In these blogs about Searching for GSOT the family stories have received far more interest than the philosophical wanderings. I think that’s how it should be. Family should rank high in our understanding of GSOT.
It’s not just my birth family or yours. The idea of family extends to many other people with whom we have shared education, sports, church and Sunday School, military or public service, and work. Some of happiest times of my life have come at reunions – Murrah High School Class of ’65, Harvard Med Class of ’73. My experience with these events is that rivalries fade and everyone treats others as part of an inclusive family.
Some reunions I’ve missed to my regret. I went to a surprising one, the 25-year reunion of the youth choir at Wesley Methodist Church, a group that experienced life-changing revival together. It was thrilling to have almost everyone coming back to sing once more with Brother Don Hickman. You will all forever be family to me.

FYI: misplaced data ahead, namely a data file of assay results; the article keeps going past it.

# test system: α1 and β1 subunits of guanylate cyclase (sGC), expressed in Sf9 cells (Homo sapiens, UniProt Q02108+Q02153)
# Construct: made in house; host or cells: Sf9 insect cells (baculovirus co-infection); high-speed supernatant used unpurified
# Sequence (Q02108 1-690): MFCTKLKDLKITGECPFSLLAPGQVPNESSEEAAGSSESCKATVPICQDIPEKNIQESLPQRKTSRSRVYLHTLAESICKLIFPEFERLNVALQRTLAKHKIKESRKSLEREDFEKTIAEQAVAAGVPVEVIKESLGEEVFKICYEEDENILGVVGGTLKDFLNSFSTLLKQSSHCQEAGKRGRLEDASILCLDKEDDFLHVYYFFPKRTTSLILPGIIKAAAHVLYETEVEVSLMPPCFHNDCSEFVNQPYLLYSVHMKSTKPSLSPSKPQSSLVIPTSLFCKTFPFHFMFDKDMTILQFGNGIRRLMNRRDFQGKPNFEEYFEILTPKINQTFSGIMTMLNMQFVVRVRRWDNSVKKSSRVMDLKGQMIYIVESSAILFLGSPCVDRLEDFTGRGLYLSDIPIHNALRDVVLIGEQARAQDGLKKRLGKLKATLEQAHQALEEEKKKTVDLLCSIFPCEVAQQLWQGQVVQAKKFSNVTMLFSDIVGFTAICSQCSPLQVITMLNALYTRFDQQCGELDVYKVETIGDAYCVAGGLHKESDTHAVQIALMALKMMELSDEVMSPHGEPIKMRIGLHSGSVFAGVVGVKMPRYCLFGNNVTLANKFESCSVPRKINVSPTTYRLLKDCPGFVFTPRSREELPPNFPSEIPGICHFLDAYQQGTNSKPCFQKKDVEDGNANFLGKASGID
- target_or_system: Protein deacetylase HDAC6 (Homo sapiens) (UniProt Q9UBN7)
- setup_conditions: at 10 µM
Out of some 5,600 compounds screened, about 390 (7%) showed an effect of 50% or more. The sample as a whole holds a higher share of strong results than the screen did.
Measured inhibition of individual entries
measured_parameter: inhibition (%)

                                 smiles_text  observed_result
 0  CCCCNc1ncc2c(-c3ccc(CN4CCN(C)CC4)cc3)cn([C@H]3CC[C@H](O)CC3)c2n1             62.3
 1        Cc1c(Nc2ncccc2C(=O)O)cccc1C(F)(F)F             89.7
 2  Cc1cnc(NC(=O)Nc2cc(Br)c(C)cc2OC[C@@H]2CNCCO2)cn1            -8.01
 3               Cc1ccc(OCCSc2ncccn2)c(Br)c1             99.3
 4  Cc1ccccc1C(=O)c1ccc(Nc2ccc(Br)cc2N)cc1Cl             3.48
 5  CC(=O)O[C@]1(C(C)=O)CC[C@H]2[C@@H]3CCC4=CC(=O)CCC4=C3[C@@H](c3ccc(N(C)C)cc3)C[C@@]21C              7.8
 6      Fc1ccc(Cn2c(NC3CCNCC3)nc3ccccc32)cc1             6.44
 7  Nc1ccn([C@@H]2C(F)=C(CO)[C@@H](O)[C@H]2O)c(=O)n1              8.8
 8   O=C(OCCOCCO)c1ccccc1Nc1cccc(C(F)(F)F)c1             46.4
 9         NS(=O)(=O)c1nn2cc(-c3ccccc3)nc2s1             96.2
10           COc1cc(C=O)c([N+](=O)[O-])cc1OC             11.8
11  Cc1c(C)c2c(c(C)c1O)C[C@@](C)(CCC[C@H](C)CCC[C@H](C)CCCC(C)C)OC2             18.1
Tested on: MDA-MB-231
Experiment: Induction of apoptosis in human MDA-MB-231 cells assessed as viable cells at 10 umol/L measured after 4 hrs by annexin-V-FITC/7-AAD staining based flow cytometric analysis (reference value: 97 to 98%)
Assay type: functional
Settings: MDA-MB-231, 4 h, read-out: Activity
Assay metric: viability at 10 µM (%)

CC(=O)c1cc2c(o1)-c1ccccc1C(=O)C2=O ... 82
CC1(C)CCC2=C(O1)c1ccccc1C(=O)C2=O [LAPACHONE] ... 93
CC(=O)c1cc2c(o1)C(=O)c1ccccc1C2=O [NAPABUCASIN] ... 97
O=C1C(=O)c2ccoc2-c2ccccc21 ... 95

The point is that birth family relations can be a model for many broader settings. But how does that happen? Beyond the birth or childhood family, how do we develop the idea of what a family is and who belongs to it?
It seems to me that there are two quite different ways to establish family-like relations:
- The first way is to establish what is going to characterize any potential member, that is, what allows someone in or keeps someone out.
- The second is to accept anyone willing to join on the basis of closeness. The closeness might be physical – by location – or it might be emotional – through kinship of shared experience, memory, and vision. Here it’s not a choice that contrasts physical versus emotional closeness; either should qualify and lead to acceptance.